Petitions for third-party visitation, including requests for visitation made by grandparents and other relatives, are heard in the Family Court.  In the case of Samuels v. Jowers, No. 237, 2015 (Nov. 10, 2015), the Family Court heard and granted a petition for visitation filed by the maternal great-grandmother and grandmother of two minor children.  The children’s father, Mr. Samuels, challenged the Family Court decision.  On appeal Mr. Samuels argued that,

Family Court erred because: (i) the Maternal Grandmother has been involved in altercations in front of the Children with members of his family before and after the April 2015 hearing; (ii) the Maternal Grandmother bothered and upset the Children when she picked up her grandson at their daycare in May 2015; (iii) the Children have asthma and the Maternal Grandmother smokes; (iv) the Children never mentioned the Grandmothers to their counselor or to the Father; and (v) the Family Court ignored the Father’s concern that the Grandmothers would allow the Mother to see the Children during their monthly visits.

Most of these claims could not be considered on appeal because Mr. Samuels did not raise them at trial.  The only issue considered by the Supreme Court was the claim that the trial court erred in granting visitation because children did not mention the grandmothers to their counselor.

The Supreme Court was not persuaded by this argument and affirmed the decision below.  In doing so, the Court found that the Family Court did not err in concluding that visitation was in the best interests of the children and that the grandmothers provided  clear and convincing evidence that the objection to visitation raised by Mr. Samuels was unreasonable. The decision may be read in its entirety here.


Leslie Spoltore is a Partner with the law firm Fox Rothschild LLP.  Leslie practices in Fox Rothschild’s Wilmington, Delaware office.  You can reach Leslie at (302) 622-4203, or





Prior posts have explored the best interest factors that the Family Court must consider in connection with a petition for custody or visitation.  If a parent is incarcerated, however, the Court must also consider the factors set forth in 13 Del. C. § 728(d).  That subsection provides:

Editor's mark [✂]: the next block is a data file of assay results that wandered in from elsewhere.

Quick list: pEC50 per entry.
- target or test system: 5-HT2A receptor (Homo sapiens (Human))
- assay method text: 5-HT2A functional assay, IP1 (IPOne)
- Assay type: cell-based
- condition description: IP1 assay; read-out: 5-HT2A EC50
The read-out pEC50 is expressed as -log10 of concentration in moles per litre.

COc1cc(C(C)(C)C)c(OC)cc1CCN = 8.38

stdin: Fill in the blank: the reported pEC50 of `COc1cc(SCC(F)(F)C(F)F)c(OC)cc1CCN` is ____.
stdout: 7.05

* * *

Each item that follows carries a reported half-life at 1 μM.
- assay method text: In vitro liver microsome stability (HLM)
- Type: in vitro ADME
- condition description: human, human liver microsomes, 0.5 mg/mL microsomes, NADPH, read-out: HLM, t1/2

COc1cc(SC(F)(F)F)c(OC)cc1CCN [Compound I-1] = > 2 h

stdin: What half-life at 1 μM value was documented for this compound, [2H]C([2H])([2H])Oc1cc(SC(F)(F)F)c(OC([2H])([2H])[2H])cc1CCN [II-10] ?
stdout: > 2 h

(d) Before entering an order for visitation to be conducted in a correctional facility the Court shall in addition to other relevant factors consider the following:

(1) The parent seeking visitation in a correctional facility had a substantial and positive relationship with the child prior to incarceration;

(2) The nature of the offense for which the parent seeking visitation is incarcerated;

(3) Whether the victim of the offense is the child, a sibling of the child, stepsibling, half sibling, parent, stepparent, grandparent, guardian or custodian of the child; and

(4) Whether the child seeks a relationship with the incarcerated parent.

In the recent appeal in Scott v. Kraft, No. 78, 2015 (Sept. 15, 2015), the Delaware Supreme Court was asked to determine if the Family Court abused its discretion when it denied incarcerated father, Evan Scott, visitation with his young daughter.  The Family Court decision stated:

After hearing the testimony and for the reasons announced on the record, and after consideration of 13 Del. C. § 728(d), the Court cannot find that it is in [the Child’s] best interest to have visits in a prison setting. [The Child] has no memories of [Father] as he was incarcerated when she was six months old. He is incarcerated on drug related charges. The conditions under which the visits will occur do not enhance the relationship between [the Child] and Father. Id. at 3.

The Supreme Court affirmed the Family Court decision, concluding that the trial court’s application of Section 728 was appropriate and the findings were the product of an orderly and logical deductive process.


leslie_SpoltoreLeslie Spoltore is a Partner with the law firm Fox Rothschild LLP.  Leslie practices in Fox Rothschild’s Wilmington, Delaware office.  You can reach Leslie at (302) 622-4203, or